How do you pin that down and say “yep, people will like this”?
We have always tried to stick by our own objectives of making bikes that we want to ride. If we ride the bike and get stoked on it, don’t really care what everyone else thinks. That generally works out well for us… so far anyway!
We have a lot of athletes and ambassadors that we use to verify our products before bringing them to market too. One thing we don’t try to shy away from it testing in public. Ultimately we want a new product to stand the test of time and it’s just not that easy to get miles on a product in real world conditions behind closed doors.
If our fleet of staff and ride testers are happy, then we are confident in the product and will be happy to take it to production.
So how does the process go once you’ve got a design nailed?
For a frame, it’s a long and complex process for sure. Once we have a design nailed down that everyone is happy with, we try to cobble together a rough prototype to do some ride testing on to verify that we haven’t got anything drastically wrong. Usually this involves some expensive CNC machined parts and borrowed tubing from other bike models to piece something together.
From there, we start to open our own tooling and get some proper sample frames made up. These then go to test again with our test team, athletes etc and we gather feedback on the performance for any final changes.
There is a lot of tooling when you are making a fully bespoke frame, and it doesn’t come cheap, so we have to pay particular attention during the design process to try and ensure we have thought about every step of the manufacturing process and not just designed something that looks nice, but can’t be produced!
After that, we head into production, usually with a smaller pilot run to ensure that every piece of the process is properly functioning and that no mistakes are being made anywhere along the line.
How did you guys test out your design and your ideas?
All new designs go through lots of virtual testing before any metal is cut. Our in house designers
will interrogate all designs, they will check compliance with every conceivable 3rd party component to ensure full clearance etc, and perform FEA (Finite Element Anlysis) on each product based of real life test results that we have built up over the years.
It definitely gets a little easier each time we design a new frame. I guess we know what to look out for now after the last few years of experience, however its always the small things that catch you out at the final hurdle.
At what point did you know it was ready to go and get into production? What happened at that point?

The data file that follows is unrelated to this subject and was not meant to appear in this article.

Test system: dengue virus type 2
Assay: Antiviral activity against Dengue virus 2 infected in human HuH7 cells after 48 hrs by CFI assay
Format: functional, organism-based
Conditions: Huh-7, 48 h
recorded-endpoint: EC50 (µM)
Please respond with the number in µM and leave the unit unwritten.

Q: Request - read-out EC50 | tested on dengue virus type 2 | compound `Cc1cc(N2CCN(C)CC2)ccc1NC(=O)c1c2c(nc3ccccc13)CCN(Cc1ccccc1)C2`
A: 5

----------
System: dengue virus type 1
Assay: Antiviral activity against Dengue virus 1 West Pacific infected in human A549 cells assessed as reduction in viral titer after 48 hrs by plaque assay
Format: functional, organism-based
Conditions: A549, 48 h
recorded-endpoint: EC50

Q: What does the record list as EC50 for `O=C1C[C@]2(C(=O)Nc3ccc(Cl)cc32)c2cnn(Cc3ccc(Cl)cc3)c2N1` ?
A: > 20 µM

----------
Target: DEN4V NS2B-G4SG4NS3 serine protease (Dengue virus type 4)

I don’t think we ever really “finish” testing. It’s a constant and ongoing process even with products that are 2 or 3 years old. Generally we get to a point where everyone riding the product is happy with the performance, and we have addressed as many things as we can to an acceptable level.
It would be easy to continually refine, prototype, test then repeat this process year after year without ever reaching production. At some stage you have just have confidence in what you have done and press the button.
Once we have signed off a frame, rolling that into production requires a lot of tooling, forecasts on how many we think we want to sell, and communication. I think communication with the factory is the single most important factor there is when manufacturing a complex product like a DH frame.
This isn’t the first frame you’ve designed with Nukeproof, does it get easier?
I guess the process doesn’t change, but we do become more aware of what to watch out for and how to manage the timelines better year on year. I guess each time we design a new product, we try to put what we have learned into that project, and we try to push our capability too, so I wouldn’t say it gets “easier” each time. We are still a very young brand and our learning curve has been a steep one. We have lots of ideas however and I can’t wait to bring them all to market.
Did you nail it first time or is there anything you’d like to have done?
I am really happy with our entire range of frames right now. There are always things I would have like to do differently, (like squeeze a water bottle cage inside the Mega front triangle!) but I feel the latest evolution of this Pulse frames is going to be another step forward in terms of performance for sure.
And what’s next?
More of the same really. We have some really exciting projects that we would like to do, but for now we just want to offer the best package possible to our customers, and try to improve the overall experience when riding our products.